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Toward Normalizing U.S.-Korea Relations: In Due Course? (review)

Toward Normalizing U.S.-Korea Relations: In Due Course? (review) korean studies, vol. 26, no. 2 The individual experiences over three years and ranging in space from Pusan to the Yalu add up to a comprehensive and recognizable mosaic. The weapons, communications wire, flares, battlefield noise, barbed wire, raids, ambushes, assaults, defense, rest and recuperation, extremes of temperature, dysentery, trenches, outposts, and listening posts affect the reader who shares the foxhole view with narrators recalling how it was fifty years ago. Description of the grimness of close combat and the almost tactile appreciation of the austere and menacing battlefield have been done before in several forms: novels like All Quiet On the Western Front, diaries like Rommel's Attacks!, memoirs like George McDonald Frasier's Quartered Safe Out Here or Field-Marshal Viscount Slim's Defeat Into Victory, histories like Keith William Nolan's Ripcord, journalists' accounts like Blackhawk Down, and more. Do we need another individual soldier account of soldiers in combat? Your reviewer, who carried a Browning Automatic Rifle as an enlisted combat infantryman in the war, answers in the affirmative. The Korean War veterans will die out before long. The lads of that war are in their seventies, their leaders in their eighties and nineties. Historians cannot have too many http://www.deepdyve.com/assets/images/DeepDyve-Logo-lg.png Korean Studies University of Hawai'I Press

Toward Normalizing U.S.-Korea Relations: In Due Course? (review)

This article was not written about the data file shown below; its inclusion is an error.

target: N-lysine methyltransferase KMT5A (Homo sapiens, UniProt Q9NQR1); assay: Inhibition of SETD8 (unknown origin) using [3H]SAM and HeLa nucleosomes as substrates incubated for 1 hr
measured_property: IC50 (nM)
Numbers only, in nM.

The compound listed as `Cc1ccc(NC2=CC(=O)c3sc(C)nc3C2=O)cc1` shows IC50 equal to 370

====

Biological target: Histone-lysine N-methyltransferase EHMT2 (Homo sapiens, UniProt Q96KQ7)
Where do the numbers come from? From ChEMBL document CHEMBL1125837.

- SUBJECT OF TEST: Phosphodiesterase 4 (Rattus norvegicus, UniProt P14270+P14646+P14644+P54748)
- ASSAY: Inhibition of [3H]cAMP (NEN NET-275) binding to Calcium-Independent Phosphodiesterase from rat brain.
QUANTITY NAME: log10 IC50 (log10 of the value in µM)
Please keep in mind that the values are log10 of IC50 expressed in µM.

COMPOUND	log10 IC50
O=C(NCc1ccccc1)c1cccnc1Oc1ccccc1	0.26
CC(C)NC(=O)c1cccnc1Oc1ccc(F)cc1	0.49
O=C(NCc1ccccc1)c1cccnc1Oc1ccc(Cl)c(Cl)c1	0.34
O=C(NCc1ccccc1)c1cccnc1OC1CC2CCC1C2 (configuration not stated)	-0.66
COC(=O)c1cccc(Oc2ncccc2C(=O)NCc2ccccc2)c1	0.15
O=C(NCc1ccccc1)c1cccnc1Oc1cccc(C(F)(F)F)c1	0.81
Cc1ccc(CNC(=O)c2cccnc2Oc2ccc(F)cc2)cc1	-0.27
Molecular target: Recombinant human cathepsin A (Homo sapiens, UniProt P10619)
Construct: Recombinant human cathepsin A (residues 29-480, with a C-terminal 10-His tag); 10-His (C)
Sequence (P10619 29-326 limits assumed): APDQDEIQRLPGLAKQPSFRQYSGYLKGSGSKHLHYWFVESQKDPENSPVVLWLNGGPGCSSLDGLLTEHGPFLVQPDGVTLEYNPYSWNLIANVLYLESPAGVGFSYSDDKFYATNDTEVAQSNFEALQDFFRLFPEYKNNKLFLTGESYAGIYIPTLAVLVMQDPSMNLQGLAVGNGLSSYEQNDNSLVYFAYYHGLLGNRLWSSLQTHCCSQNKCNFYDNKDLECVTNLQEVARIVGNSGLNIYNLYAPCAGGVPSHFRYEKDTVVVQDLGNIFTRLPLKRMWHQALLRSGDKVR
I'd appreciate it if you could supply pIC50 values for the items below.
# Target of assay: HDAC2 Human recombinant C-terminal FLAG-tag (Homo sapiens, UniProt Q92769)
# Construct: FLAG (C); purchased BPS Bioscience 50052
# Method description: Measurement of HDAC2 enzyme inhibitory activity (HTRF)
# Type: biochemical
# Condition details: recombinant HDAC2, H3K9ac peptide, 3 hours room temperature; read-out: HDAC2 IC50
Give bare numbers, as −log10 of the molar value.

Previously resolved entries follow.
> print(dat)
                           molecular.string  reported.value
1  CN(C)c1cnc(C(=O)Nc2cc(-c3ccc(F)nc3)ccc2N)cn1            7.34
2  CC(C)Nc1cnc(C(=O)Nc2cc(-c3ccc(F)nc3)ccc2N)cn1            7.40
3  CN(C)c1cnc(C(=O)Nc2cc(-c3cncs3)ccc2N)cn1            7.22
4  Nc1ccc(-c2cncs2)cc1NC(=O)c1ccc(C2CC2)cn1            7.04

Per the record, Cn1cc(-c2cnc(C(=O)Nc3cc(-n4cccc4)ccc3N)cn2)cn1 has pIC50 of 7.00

Korean Studies , Volume 26 (2) – Dec 3, 2002

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Publisher
University of Hawai'I Press
Copyright
Copyright © 2003 University of Hawai'i Press.
ISSN
1529-1529
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Abstract

korean studies, vol. 26, no. 2 The individual experiences over three years and ranging in space from Pusan to the Yalu add up to a comprehensive and recognizable mosaic. The weapons, communications wire, flares, battlefield noise, barbed wire, raids, ambushes, assaults, defense, rest and recuperation, extremes of temperature, dysentery, trenches, outposts, and listening posts affect the reader who shares the foxhole view with narrators recalling how it was fifty years ago. Description of the grimness of close combat and the almost tactile appreciation of the austere and menacing battlefield have been done before in several forms: novels like All Quiet On the Western Front, diaries like Rommel's Attacks!, memoirs like George McDonald Frasier's Quartered Safe Out Here or Field-Marshal Viscount Slim's Defeat Into Victory, histories like Keith William Nolan's Ripcord, journalists' accounts like Blackhawk Down, and more. Do we need another individual soldier account of soldiers in combat? Your reviewer, who carried a Browning Automatic Rifle as an enlisted combat infantryman in the war, answers in the affirmative. The Korean War veterans will die out before long. The lads of that war are in their seventies, their leaders in their eighties and nineties. Historians cannot have too many

Journal

Korean StudiesUniversity of Hawai'I Press

Published: Dec 3, 2002

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